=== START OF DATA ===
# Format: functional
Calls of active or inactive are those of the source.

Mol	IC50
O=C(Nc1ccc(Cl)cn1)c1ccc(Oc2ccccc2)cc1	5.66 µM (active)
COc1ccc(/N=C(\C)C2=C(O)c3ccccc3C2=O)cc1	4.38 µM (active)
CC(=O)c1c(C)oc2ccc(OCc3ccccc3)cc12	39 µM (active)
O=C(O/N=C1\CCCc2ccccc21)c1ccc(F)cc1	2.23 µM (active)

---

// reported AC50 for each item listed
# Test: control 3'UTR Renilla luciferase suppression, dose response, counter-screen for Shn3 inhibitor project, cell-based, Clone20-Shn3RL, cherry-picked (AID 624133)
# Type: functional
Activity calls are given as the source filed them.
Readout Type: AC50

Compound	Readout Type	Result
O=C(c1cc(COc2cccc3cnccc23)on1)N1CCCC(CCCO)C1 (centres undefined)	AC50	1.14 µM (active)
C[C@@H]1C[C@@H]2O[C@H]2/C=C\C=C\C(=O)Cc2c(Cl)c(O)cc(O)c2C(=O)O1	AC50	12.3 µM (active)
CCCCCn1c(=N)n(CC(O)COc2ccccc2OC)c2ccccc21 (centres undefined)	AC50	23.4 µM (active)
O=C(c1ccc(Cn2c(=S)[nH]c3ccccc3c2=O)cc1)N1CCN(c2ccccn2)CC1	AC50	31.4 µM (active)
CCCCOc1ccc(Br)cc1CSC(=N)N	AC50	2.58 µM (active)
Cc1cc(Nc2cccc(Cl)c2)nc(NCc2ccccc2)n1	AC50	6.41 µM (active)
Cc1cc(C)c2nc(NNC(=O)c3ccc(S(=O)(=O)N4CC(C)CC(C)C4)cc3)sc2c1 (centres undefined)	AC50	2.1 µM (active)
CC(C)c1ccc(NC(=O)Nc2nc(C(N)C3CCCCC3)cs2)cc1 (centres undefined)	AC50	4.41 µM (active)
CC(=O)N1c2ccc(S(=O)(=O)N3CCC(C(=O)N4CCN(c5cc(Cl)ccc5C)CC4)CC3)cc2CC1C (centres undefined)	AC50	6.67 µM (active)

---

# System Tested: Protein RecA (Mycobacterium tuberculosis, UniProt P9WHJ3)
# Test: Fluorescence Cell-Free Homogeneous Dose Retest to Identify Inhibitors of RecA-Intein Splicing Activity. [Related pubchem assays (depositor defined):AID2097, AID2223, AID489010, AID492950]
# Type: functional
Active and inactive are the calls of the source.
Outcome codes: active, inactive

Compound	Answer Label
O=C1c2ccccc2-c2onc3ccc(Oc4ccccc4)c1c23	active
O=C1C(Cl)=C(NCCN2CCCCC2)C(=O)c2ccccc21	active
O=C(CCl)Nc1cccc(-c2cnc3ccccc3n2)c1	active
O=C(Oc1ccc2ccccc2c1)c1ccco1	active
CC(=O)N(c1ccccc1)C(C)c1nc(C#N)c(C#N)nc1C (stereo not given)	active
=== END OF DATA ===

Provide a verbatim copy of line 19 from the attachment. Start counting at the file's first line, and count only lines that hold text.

CCCCOc1ccc(Br)cc1CSC(=N)N	AC50	2.58 µM (active)